The construction of evil is very reminiscent of approaches to writing. In both we have to consider purpose, audience, and intent. In writing, if our purpose is to persuade a particular audience, what is our intention, why do we want to persuade the audience? Rhetoricians of yore made sport of persuading for the sake of persuasion, but in real life application outside of academia, persuasion also carries with it an additional weight. It is a means to an end.
There is little difference in the construction of evil. The distinction between purpose and intent is rendered more apparent than in writing. But the language is juxtaposed due to legal terminology, particularly the phrase “with intent to kill.” The intention in an act of evil, thus, becomes equivalent with “purpose” in writing, and motivation in murder or other manifestations of socially-recognized evil equates with what we recognize in writing as “intention.”
A psychopath might harm someone with the intent to kill, as dubbed by legal terminology, but what is their purpose or motivation? Do they intend to kill to squelch or satiate some unconscious, sadistic impulse? Is their motivation revenge? Generally speaking, in most modern societies motivation is a means to solving a crime, but it is not an essential criteria for evil itself. All that is needed is intent to commit a socially recognized act of evil.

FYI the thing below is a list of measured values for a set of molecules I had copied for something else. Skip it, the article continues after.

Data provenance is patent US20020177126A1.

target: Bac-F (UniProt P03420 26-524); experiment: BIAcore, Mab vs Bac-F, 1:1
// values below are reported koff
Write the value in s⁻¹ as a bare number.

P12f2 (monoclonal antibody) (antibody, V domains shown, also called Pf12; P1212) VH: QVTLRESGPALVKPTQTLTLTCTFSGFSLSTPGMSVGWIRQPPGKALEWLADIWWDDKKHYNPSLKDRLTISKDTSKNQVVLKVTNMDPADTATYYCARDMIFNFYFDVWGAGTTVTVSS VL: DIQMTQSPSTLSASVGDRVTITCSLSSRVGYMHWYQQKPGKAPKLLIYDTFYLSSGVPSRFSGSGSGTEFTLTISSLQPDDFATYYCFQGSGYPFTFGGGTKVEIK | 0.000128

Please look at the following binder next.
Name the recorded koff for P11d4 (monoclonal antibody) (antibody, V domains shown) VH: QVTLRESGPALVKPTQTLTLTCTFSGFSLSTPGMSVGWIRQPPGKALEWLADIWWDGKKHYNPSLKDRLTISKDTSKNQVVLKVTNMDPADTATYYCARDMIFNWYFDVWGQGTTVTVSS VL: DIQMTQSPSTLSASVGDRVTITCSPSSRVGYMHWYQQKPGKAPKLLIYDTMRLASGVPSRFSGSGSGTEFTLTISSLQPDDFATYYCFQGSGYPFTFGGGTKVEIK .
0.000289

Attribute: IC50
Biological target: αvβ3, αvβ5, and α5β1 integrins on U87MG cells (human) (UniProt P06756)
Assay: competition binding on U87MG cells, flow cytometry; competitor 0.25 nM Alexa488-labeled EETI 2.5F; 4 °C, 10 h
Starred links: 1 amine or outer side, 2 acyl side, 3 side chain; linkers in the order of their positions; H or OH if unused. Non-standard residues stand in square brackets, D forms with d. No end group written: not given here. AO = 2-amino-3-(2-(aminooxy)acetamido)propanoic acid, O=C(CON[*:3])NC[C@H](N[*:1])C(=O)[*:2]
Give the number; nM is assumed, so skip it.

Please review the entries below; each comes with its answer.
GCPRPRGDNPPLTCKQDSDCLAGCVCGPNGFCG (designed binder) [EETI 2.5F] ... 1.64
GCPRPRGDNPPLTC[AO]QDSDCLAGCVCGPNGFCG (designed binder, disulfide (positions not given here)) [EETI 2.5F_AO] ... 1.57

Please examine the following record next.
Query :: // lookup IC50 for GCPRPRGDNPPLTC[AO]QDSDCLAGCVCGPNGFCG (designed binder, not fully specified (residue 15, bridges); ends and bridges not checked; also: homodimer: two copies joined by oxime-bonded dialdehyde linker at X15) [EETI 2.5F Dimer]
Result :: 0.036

Motivation is a fickle mistress. Intention to commit a socially recognized act of evil without an apparent motivation is often one of the most fear-inducing manifestations of “evil.” At the same time, intent to commit a socially recognized act of evil with a clear motivation can be dubbed either evil or good, depending on the rhetoric employed to justify or condemn the act.
For example, in war the intent to kill can be justified by a motivation to squelch a greater evil. The greater evil is generally established by two things:
1. chronology: the greater evil is the force that initiated the intent to kill through provocation.
2. quantification of innocence: the greater evil intends to kill those who do not wish to reciprocate, innocent civilians rather than willing soldiers. The quantification of innocence rests on a continuum in which children rest at one end with unwilling participants following and willing participants resting on the other end of the spectrum.
In coming weeks (interspersed by interviews and random reflections on other topics) I plan to explore the rhetoric of evil in greater depth by looking at how theological depictions of evil are used to justify socially recognized acts of evil while simultaneously condemning other socially recognized acts of evil. Also, I hope to look at the ways that rhetoric is used to transmute acts we might not normally view as evil, like political viewpoints and alliances, into heinous crimes against humanity.